What Is Whooping Cough Symptoms – Whooping cough is a disease that has affected many of our members. Here are some of their stories;
For an overview of the latest information on whooping cough, why we still have outbreaks and what we can do to protect our families and our communities, we’ve written a summary article published via kidspot, which can be accessed via of this connection.
What Is Whooping Cough Symptoms
It is spread by droplets when an infected person coughs or sneezes, or by direct contact with nasal or throat secretions, and the time between exposure and the development of symptoms is usually 7 to 21 days.
Pertussis. Whooping Cough, Symptoms, Treatment. Line Icons Set. Vector Infographics. Stock Vector
Whooping cough has a gradual onset, with little or no fever and mild cough. This gradually worsens over 1-2 weeks. This is the most infectious phase of the disease, but it is often not diagnosed during this time, as the symptoms are relatively mild. In other words, most people will be gone long before they realize they have it.
During the second week of the illness, the cough worsens until episodes of violent coughing (paroxysms) occur that are often, but not always, repeated, followed by a characteristic whooping sound as the person takes a deep breath at the end of the paroxysm. After the paroxysm passes, the person may vomit or faint. Coughing can be triggered by activities such as laughing, yawning, talking and exercising. Breathing in steam, smoke, or other irritants can also trigger an attack, and it’s often worse at night.
A cough of this intensity can last for 2 months or more, and the total duration of the illness is usually about 3 months.
In people who have had the disease before, or who are immunized, this pattern of illness does not always occur, may be much milder, and may not have the same characteristic features.
Whooping Cough: What Parents Need To Know
This is a video of a baby with whooping cough. Warning: This link features a baby having a fit of whooping cough. It’s right in front of you, don’t look at it unless you feel strong or don’t want to tell someone who might have doubts about how serious an illness it can be.
In adolescents and adults, coughing fits can be so violent that they can cause rib fractures, development of hernias, incontinence (of both urine and stool), vomiting and fainting. Rarely, more serious complications such as intracerebral hemorrhage, strokes, and seizures may occur.
In infants, the disease can cause feeding difficulties, vomiting and nausea, periods of apnea (stopping breathing), cyanosis (blue from lack of oxygen), bradycardia (slow heart rate), pneumonia and seizures.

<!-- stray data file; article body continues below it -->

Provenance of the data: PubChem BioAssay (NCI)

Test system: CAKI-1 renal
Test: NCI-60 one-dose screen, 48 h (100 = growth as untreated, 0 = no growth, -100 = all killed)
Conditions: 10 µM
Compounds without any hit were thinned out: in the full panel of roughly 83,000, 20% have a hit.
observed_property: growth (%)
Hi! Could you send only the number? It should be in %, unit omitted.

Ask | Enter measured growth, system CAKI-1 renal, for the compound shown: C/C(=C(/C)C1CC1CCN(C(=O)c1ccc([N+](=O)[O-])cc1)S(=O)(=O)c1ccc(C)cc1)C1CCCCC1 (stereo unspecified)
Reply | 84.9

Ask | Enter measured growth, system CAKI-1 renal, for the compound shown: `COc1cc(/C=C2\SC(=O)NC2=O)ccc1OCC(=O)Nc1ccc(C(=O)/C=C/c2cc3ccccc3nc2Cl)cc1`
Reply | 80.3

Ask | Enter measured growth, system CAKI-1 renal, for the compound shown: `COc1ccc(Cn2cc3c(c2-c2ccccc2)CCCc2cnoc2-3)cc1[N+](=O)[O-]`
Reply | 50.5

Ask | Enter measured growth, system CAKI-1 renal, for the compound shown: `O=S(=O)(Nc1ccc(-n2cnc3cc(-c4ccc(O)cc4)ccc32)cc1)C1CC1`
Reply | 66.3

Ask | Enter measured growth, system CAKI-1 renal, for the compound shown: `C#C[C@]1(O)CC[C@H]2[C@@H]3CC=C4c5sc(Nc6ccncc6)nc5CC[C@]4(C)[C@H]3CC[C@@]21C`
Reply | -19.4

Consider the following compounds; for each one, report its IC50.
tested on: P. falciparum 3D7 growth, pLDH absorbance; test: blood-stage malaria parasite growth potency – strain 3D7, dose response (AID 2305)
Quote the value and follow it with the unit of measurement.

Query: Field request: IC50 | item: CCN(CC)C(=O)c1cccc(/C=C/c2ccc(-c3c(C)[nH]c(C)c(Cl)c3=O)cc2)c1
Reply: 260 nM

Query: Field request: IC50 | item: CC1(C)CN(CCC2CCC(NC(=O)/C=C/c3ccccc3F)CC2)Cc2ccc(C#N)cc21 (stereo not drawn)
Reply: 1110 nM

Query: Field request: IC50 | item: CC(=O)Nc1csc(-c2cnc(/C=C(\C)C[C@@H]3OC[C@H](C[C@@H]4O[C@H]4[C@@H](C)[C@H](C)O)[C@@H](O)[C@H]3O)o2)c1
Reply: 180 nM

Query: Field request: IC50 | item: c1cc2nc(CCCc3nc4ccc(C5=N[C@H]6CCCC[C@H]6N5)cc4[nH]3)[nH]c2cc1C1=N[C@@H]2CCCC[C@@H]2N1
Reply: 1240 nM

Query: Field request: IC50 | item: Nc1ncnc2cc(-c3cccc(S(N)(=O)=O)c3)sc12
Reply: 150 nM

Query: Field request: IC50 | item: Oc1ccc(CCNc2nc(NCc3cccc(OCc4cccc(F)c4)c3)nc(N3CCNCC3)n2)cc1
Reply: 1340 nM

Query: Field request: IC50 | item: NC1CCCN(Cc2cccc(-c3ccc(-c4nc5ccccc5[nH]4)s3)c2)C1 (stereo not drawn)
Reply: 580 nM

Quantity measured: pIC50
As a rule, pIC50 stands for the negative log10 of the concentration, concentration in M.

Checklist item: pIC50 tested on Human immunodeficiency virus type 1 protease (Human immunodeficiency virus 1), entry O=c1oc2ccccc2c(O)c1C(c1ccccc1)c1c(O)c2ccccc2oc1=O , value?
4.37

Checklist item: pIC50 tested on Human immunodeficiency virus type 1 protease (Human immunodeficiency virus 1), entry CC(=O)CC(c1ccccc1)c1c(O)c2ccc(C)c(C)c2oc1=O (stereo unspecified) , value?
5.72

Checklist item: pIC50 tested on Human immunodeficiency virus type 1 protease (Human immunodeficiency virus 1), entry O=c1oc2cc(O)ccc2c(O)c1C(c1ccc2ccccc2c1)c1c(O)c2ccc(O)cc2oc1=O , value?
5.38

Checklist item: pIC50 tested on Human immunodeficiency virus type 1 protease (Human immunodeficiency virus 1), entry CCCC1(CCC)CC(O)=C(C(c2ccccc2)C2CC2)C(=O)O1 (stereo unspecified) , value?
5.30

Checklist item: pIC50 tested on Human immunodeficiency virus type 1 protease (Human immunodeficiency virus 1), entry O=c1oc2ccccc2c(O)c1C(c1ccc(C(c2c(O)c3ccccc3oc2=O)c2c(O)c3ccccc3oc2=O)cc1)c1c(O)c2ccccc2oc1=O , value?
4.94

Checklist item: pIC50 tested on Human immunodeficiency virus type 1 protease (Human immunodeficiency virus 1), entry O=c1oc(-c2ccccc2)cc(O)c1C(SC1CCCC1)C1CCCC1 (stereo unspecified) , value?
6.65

UK data looking at all cases of pertussis from 1998 to 2009 found a case fatality rate (CFR) among infants with laboratory-confirmed pertussis of 24 deaths/1,000 cases (ie 2.4 deaths per 100 cases). This varies according to the age of the baby, with the worst death rate being 43/1000 in babies aged 28 to 55 days (in the second month of life).
Whooping Cough (pertussis) :: Healthier Together
This photo shows just one child being put on ECMO. A team of experienced critical care doctors fight to save a life.
There are several reasons why whooping cough is so dangerous in very young babies, especially when they are too young to vaccinate themselves. They are also much smaller and more vulnerable to violent coughing fits, but even in very young babies, the disease can cause a very high white blood cell count (lymphocytosis). If this happens, these blood cells can cause a mechanical blockage in blood flow to the lungs, which in turn means the baby can’t get enough oxygen into the blood and their heart struggles to pump against the blockage. At this stage, sometimes the only option is to use ECMO (extracorporeal membrane oxygenation), which involves taking the baby’s blood, running it through a machine to get oxygen in and carbon dioxide out, and then returning the blood to the babies. If necessary, unfortunately, the chances of survival are very slim, with a mortality rate of around 70%.
ECMO is a supportive therapy of last resort, it does not cure, but it is an attempt to preserve life while the disease runs its course. In principle, it is similar to a cardiopulmonary bypass machine (like the technology used for open-heart surgery), but patients who need ECMO may have to stay on this machine for weeks. This can sometimes save a life, but it is associated with many complications and sometimes, unfortunately, even ECMO is not enough. For more information on ECMO, here are some notes from Great Ormond Street Hospital for Children in the UK.